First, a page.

Another Lockdown Watch: 'Holidate', a Review
By Arielle Neill
Halloween’s over and that only means one thing: it’s time to get into the Christmas spirit. November may seem early but with another lockdown to endure, a festive movie binge might just be the perfect way to spend your time.
I haven’t always been a fan of Netflix specials as I usually find them cringey and predictable. Despite ‘Holidate’ living up to these expectations, as the film progressed I found myself enjoying it more and more. Although the film is quite slow to begin with, the fierce on-screen chemistry between the two main characters, played by Luke Bracey and Emma Roberts, builds throughout, leaving you pining for the two to get together. It certainly helps that Bracey is gorgeous.
This film has the classic friends-with-benefits-fall-in-love plot customary to most Rom-Coms. The future couple first meet at a supermarket and later agree to be each other’s‘holidate’- a no-strings-attached agreement where they accompany eachother as plus-ones to festive events. However, over time the pair begin to develop real feelings, creating complications as they both struggle to communicate what they truly feel. This film points out the imperfections of relationships and simultaneously brings everyone together at the end. It explores issues of infidelity, a lack of understanding and miscommunication between three different couples, before reaching a resolution and the typical ‘happy ending’ finale.
As a viewer, you’ll feel a mix of frustration and anticipation while watching the love story unfold. Unlike most classic Romance films, this is not a love at first sight scenario but rather a slow-burning Romance, providing the plot with a stamp of originality. Of course, every Rom-Com follows the typical structure where the couple begin to fall in love, encounter problems and eventually make up. However, in this movie, there are far more ups and downs, leaving viewers gripped to the screen, wondering whether the pair will ever get together. This ongoing tension is what makes the film so captivating to watch and perhaps makes it more relatable to modern life in a dating-pool ridden with games and miscommunication.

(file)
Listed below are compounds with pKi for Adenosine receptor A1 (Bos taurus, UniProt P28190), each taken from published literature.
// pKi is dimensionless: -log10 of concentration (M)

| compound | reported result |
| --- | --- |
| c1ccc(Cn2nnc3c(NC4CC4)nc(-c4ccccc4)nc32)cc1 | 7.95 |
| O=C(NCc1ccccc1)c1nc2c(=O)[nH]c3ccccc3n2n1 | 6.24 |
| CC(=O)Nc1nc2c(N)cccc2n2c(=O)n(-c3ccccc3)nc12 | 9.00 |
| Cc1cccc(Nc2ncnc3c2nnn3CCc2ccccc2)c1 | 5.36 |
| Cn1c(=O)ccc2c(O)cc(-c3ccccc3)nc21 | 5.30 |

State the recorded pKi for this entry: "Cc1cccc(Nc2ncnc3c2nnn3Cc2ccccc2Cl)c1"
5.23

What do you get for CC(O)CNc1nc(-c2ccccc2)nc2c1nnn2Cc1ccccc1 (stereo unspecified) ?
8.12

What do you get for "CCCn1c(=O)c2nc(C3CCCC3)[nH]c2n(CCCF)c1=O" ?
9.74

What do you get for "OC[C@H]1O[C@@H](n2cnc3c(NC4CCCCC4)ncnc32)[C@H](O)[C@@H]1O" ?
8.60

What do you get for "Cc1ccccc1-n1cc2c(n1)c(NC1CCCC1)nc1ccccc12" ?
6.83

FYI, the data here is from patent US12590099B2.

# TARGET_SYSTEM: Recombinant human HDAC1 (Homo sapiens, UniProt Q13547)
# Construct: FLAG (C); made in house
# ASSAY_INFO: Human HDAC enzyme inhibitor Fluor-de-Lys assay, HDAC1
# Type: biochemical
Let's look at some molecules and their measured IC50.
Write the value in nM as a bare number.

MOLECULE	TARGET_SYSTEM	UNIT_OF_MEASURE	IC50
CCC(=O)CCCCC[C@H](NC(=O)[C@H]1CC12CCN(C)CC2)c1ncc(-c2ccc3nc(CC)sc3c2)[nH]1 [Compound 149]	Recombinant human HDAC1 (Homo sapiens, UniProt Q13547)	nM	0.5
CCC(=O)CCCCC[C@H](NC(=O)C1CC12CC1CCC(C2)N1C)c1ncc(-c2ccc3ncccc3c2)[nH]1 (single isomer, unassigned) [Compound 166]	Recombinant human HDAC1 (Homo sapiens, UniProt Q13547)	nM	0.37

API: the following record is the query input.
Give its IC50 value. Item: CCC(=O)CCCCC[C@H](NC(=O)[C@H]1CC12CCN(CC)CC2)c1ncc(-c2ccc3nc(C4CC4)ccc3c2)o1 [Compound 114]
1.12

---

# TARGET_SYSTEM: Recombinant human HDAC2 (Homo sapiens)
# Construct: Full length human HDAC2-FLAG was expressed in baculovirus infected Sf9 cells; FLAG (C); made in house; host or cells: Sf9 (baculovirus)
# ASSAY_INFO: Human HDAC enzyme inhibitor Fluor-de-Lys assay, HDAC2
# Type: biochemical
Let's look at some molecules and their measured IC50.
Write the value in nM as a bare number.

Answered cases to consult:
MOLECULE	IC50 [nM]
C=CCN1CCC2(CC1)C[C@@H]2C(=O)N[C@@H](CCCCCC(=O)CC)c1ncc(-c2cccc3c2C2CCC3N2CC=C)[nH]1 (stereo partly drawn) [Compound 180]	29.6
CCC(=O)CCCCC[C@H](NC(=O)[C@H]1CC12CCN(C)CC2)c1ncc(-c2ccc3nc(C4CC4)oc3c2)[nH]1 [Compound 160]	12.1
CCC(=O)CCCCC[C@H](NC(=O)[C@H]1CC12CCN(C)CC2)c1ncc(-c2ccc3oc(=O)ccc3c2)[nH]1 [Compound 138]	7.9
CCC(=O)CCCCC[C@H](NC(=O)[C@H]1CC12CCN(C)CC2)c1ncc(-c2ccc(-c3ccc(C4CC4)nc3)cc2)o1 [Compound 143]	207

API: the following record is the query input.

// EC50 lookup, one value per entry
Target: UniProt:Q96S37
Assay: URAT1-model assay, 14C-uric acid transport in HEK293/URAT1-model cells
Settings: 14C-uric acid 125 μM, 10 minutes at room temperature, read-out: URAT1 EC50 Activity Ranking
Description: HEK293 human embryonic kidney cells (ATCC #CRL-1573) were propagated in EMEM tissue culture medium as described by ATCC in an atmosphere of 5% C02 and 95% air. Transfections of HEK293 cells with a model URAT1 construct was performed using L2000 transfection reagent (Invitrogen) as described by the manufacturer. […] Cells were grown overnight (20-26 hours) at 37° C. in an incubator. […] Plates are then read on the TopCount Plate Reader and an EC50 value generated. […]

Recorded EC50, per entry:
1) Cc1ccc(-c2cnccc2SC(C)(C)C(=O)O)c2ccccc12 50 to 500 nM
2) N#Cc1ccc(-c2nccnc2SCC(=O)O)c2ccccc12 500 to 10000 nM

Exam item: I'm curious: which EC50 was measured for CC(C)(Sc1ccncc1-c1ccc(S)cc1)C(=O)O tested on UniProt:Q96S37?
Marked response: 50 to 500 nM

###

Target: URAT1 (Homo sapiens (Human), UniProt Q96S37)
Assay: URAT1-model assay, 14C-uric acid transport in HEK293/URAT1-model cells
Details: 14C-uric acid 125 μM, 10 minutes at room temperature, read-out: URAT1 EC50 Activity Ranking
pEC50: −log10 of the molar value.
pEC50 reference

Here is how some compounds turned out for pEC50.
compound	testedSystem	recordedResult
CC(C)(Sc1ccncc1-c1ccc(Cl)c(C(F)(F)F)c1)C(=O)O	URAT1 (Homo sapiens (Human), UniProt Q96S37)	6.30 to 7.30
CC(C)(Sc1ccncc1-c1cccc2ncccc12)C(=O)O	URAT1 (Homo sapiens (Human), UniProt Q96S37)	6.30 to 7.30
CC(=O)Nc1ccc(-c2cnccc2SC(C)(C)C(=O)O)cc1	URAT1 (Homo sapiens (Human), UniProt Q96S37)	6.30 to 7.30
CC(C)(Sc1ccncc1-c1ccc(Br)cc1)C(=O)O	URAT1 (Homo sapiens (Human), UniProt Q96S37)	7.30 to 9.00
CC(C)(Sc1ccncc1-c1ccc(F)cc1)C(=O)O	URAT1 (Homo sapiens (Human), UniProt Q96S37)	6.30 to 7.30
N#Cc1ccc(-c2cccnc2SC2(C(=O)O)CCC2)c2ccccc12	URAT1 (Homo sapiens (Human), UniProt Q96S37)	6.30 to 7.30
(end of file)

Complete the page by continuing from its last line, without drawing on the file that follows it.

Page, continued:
Romance is not the only theme that is explored in this film. The comedy expertise of the director, John Whitesell, also helps make ‘Holidate’ such an entertaining watch. For example, his exploration of pushy parents, a theme that almost everyone watching can relate to and a raucous and over-sexualised Aunt (slightly less relatable). These characters represent the outside pressures on a relationship and stress the rhetoric, common to Rom-Coms, that no one should want to be single. Although this is a highly-outdated view, I’m sure that most people can relate to family pressures in a similar way. The casting adds to the comedic value of the film, with Emma Roberts’ portrayal of a rebellious, angsty and fiercely independent woman baring resemblance to her role as Poppy Moore in ‘Wild Child’ and Casey Mathis in ‘We’re the Millers’. Roberts certainly knows how to play a highly-guarded yet loveable protagonist.
Overall, ’Holidate’ is a heart-warming, easy-watch. It is certainly not the best Christmas film I’ve ever seen and has nothing on the classics such as ‘The Holiday’ and ‘Love Actually’. However, if you’re looking for something light and entertaining to watch in Lockdown, this new Netflix release should tick all your boxes.
Image credit: IMDb